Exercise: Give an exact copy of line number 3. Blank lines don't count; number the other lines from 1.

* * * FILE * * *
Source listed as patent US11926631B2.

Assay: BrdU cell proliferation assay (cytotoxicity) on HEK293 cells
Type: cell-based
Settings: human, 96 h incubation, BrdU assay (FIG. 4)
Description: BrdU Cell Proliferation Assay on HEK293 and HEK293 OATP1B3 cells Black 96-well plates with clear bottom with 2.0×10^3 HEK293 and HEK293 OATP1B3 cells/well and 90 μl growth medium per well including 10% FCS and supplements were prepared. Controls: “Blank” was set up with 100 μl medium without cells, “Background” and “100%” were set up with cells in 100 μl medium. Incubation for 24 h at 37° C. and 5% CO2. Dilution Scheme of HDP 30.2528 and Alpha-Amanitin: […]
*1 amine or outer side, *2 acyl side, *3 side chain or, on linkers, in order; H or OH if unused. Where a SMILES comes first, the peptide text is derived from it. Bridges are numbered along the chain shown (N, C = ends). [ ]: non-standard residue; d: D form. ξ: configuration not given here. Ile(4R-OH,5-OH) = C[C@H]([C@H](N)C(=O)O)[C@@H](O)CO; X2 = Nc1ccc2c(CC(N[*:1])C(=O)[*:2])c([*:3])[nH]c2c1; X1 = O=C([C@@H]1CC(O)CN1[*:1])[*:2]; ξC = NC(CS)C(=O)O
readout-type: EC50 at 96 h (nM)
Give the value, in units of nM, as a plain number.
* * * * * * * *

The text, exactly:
Type: cell-based